Sunday, March 4, 2018

Should I Have A Separate Bank Account For …?


One of the accountants recently told me that a client had asked whether he/she should set-up a separate bank account for their business.

The short answer is: yes.

It is not always about taxes. An attorney might recommend that your corporation have annual meetings and written minutes – or that you memorialize in the minutes deferring a bonus for better cash flow.  It may seem silly when the company is just you and your brother. Fast forward to an IRS audit or unexpected litigation and you will realize (likely belatedly) why the recommendation was made.

I am skimming a case where the taxpayer:

·      Had three jobs
·      Was self-employed providing landscaping and janitorial services (Bass & Co)
·      Owned and operated a nonprofit that collected and distributed clothing and school supplies for disadvantaged individuals (Lend-A-Hand).

The fellow is Duncan Bass, and he sounds like an overachiever.

Since 2013, petitioner, Bass & Co …, and Lend-A-Hand have maintained a single bank account….”

That’s different. I cannot readily remember a nonprofit sharing a bank account in this manner. I anticipated that he blew up his 501(c)(3).

Nope. The Court was looking at his self-employment income.

He claimed over $8 thousand in revenues.

He deducted almost $29 thousand in expenses.

Over $19 thousand was for

·      truck expenses
·      payment to Lend-A-Hand for advertising and rental of a storage unit

He handed the Court invoices from a couple of auto repair shops and a receipt from a vehicle emissions test.

Let’s give him the benefit of the doubt. Maybe he was trying to show mileage near the beginning and end of the year, so as to establish total mileage for the year.

Seems to me he next has to show the business portion of the total mileage.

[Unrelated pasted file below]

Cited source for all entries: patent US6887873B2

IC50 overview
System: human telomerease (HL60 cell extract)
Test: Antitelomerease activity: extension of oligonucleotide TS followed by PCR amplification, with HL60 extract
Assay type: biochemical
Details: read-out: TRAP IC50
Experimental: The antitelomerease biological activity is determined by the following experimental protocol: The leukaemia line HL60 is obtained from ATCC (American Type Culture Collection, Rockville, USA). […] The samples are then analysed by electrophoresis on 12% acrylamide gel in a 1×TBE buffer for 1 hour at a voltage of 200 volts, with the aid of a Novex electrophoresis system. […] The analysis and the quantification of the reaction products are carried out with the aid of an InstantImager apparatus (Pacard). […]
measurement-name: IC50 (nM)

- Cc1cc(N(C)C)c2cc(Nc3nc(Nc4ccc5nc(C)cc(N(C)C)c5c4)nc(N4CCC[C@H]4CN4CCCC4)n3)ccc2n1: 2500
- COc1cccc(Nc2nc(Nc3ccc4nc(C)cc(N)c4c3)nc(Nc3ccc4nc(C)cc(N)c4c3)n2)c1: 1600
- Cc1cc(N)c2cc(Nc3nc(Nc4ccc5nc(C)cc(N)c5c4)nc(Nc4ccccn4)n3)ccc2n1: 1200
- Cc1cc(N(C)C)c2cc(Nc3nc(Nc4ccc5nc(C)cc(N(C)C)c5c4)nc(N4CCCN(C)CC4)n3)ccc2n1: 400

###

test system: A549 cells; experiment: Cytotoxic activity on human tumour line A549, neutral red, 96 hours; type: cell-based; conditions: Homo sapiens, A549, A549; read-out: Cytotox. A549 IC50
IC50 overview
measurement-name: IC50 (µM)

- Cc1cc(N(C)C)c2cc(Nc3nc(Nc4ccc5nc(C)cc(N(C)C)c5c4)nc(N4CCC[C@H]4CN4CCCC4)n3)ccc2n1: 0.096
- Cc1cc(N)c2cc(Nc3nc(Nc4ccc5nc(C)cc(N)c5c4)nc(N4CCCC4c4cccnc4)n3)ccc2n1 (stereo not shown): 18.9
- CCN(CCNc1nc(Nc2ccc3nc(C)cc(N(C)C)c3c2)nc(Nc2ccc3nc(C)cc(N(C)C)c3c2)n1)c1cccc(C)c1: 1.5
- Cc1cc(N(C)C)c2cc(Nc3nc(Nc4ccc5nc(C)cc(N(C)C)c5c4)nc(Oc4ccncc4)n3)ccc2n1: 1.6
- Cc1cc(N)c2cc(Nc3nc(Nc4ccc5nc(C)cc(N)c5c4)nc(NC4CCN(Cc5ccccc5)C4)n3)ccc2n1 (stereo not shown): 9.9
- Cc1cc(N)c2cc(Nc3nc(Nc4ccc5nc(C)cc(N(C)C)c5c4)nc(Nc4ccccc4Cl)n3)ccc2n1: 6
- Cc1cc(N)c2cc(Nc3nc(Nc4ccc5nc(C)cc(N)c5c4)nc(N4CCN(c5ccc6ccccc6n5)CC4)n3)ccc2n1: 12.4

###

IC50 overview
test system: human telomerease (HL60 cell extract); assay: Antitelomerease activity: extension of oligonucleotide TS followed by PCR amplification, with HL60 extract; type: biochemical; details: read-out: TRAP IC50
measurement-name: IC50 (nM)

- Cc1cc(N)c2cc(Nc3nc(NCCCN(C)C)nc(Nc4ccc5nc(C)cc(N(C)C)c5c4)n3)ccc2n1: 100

Maybe he could go through his calendar and deposits and reconstruct where he was on certain days. He would still be at the mercy of the Court, as one is to keep these records contemporaneously.  At least he would field an argument, and the Court might give him the benefit of the doubt.

He gave the Court nothing.

His argument was: I reported income; you know I had to drive to the job to earn the income; spot me something.

True enough, but mileage is one of those deductions where you have to provide some documentation. This happened because people for years abused vehicle expenses. To give the IRS more firepower, Congress tightened-up Code Section 274 to require some level of substantiation in order to claim any vehicle expenses.

And then we get to the $9,360 payment to Lend-A-Hand.

Let’s not dwell on the advertising and storage unit thing.

I have a bigger question:
How do you prove that his business paid the nonprofit anything?
Think about it: there is one checking account. Do you write a check on the account and deposit it back in?

It borders on the unbelievable.

And the Tax Court did not believe him.

I am not saying that the Court would have sustained the deduction had he separated the bank accounts. I am saying that he could at least show a check on one account and a deposit to another.  The IRS could still challenge how much “advertising” a small charity could realistically provide.

As it was, he never got past whether money moved in the first place.


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